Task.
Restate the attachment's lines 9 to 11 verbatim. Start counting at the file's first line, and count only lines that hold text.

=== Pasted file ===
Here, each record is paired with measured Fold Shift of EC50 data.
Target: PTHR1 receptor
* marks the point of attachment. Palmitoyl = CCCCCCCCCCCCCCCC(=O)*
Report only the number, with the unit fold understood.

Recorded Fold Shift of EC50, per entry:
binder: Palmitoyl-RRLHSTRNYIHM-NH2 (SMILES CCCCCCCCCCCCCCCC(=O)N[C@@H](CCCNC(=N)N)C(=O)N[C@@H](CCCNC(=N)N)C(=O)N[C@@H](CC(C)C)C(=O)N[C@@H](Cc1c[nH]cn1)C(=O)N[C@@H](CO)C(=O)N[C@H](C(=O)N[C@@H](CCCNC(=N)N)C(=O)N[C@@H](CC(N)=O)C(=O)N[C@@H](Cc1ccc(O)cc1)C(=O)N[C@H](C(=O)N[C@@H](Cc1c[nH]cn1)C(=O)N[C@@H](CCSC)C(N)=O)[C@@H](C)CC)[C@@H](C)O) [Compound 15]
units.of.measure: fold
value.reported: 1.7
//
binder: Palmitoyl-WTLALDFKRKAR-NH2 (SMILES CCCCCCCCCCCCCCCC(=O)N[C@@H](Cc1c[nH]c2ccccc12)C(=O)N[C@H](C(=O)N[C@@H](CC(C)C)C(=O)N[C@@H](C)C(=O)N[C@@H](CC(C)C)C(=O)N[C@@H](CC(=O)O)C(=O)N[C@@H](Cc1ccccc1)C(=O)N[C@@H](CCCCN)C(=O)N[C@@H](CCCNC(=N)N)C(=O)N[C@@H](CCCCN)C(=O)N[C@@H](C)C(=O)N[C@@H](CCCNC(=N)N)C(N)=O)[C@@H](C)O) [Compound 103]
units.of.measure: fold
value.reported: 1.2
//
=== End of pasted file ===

//
binder: Palmitoyl-WTLALDFKRKAR-NH2 (SMILES CCCCCCCCCCCCCCCC(=O)N[C@@H](Cc1c[nH]c2ccccc12)C(=O)N[C@H](C(=O)N[C@@H](CC(C)C)C(=O)N[C@@H](C)C(=O)N[C@@H](CC(C)C)C(=O)N[C@@H](CC(=O)O)C(=O)N[C@@H](Cc1ccccc1)C(=O)N[C@@H](CCCCN)C(=O)N[C@@H](CCCNC(=N)N)C(=O)N[C@@H](CCCCN)C(=O)N[C@@H](C)C(=O)N[C@@H](CCCNC(=N)N)C(N)=O)[C@@H](C)O) [Compound 103]
units.of.measure: fold